We should slow down enough to emotionally engage our kids on their level and get interested in what’s going on in their lives. Focus on what matters to them: their friends, hobbies, favorite games, etc.
Remember, kids are smart and will know when you’re faking it. If you need to, carve out time in your calendar specifically for the slow, steady “Speed of Love.”
It’s important for us to understand what Pastor Kevin calls the “Speed of Life,” the “Speed of Love,” and the “Speed of Learn.” Depending on what we’re trying to accomplish with our kids at the time, we’ll need to know when to run, when to walk, and when to sit. No family can operate at the same speed all the time.
There are times in life when we come alongside others to help them. We do this in love because we see they are sinking, and we want to help them carry the weight of their struggles.
There are also times in which we are tempted to carry people who are perfectly capable of carrying themselves. A prime example of this can be found in parenting.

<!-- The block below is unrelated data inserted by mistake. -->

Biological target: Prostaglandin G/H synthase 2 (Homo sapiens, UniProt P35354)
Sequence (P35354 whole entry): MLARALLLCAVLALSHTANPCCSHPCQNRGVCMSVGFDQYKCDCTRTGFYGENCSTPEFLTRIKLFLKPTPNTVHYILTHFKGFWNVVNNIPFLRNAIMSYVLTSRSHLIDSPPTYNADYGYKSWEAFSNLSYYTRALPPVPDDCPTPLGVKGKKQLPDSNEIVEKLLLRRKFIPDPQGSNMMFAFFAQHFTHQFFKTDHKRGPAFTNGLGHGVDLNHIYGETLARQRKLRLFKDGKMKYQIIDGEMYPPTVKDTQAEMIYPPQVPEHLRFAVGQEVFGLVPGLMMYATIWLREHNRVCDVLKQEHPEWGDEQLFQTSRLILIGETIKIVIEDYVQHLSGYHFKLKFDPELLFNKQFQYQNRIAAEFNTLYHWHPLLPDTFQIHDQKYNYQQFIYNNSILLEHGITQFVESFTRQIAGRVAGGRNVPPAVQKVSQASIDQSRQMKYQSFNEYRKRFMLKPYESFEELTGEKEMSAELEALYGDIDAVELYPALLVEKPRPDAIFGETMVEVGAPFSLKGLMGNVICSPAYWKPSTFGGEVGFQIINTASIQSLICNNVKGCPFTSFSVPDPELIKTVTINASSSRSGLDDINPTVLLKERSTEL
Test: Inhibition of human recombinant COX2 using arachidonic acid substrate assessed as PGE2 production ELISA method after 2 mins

Pastor Miles recounts a story of his daughter and her homework. Instead of helping her, he empowered her to help herself.
When we marry, it’s not just two people coming together. It’s two people coming together with God. It’s a relationship of three that takes time to grow and develop.
Keep prayer simple in the beginning. Ask her how you can pray for her day, and then pray together and be specific. When tough times strike, the intensity of your prayers will increase. Lead her well and depend on each other for prayer and accountability.
Nowhere in “The Lord’s Prayer” are there personal pronouns – there’s no “I,” “me,” or “my.” It’s always “our” Father and “us.” When we come into relationship with God through Jesus, we join a bigger family. And prayer becomes a part of that family, so we pray together to our Father.
Because we share the same Father, we should be comfortable praying together and right in the moment.
On the verge of divorce, Trip & Andrea decided to try out church at 12Stone’s Buford Campus. Once they visited, they knew they never wanted to leave! Their hearts began to change and knew that their marriage is worth saving.
After meeting with a pastor, they joined a ReEngage Marriage group and today have a great restoration story!
This year (2018), a permanent location is being constructed for the Buford Campus. 12Stone is excited as we know this opens up opportunities for more stories of impact and redemption for the Buford community.
We can resolve conflict in family by following the guidelines God models for us:
When we let the peace of God reign, there will still be conflict, but now we have way to solve it.